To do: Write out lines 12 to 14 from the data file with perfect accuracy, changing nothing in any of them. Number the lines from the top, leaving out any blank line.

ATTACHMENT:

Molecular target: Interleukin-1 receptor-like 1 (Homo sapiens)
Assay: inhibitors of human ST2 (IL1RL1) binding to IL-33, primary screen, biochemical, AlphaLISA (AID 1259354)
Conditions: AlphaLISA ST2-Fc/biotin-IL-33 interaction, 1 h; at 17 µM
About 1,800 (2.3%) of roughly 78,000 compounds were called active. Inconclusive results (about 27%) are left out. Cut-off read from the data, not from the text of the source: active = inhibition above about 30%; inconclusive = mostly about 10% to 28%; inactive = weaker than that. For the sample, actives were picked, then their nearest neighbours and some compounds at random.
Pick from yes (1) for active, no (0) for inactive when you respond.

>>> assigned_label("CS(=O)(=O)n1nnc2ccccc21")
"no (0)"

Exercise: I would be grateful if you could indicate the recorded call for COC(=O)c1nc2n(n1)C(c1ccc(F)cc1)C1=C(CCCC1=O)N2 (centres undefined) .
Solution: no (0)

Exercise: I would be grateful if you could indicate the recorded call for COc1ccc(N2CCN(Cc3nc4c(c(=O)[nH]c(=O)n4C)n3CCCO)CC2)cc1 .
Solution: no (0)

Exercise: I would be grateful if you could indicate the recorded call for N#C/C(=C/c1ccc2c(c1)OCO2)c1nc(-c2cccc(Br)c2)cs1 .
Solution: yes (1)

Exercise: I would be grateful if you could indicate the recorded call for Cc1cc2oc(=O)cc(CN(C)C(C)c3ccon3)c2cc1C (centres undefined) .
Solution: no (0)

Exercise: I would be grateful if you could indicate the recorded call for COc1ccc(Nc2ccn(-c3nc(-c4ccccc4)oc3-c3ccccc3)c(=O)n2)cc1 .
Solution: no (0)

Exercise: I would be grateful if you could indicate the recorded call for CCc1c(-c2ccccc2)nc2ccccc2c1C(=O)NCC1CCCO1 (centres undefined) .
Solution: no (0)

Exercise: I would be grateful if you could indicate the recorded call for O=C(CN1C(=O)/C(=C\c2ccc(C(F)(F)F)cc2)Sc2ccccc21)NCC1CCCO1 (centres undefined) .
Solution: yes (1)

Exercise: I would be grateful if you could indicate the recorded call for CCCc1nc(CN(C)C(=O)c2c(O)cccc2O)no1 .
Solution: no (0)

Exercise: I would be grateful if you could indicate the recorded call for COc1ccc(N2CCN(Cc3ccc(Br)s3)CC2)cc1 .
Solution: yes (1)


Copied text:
Exercise: I would be grateful if you could indicate the recorded call for N#C/C(=C/c1ccc2c(c1)OCO2)c1nc(-c2cccc(Br)c2)cs1 .
Solution: yes (1)

Exercise: I would be grateful if you could indicate the recorded call for Cc1cc2oc(=O)cc(CN(C)C(C)c3ccon3)c2cc1C (centres undefined) .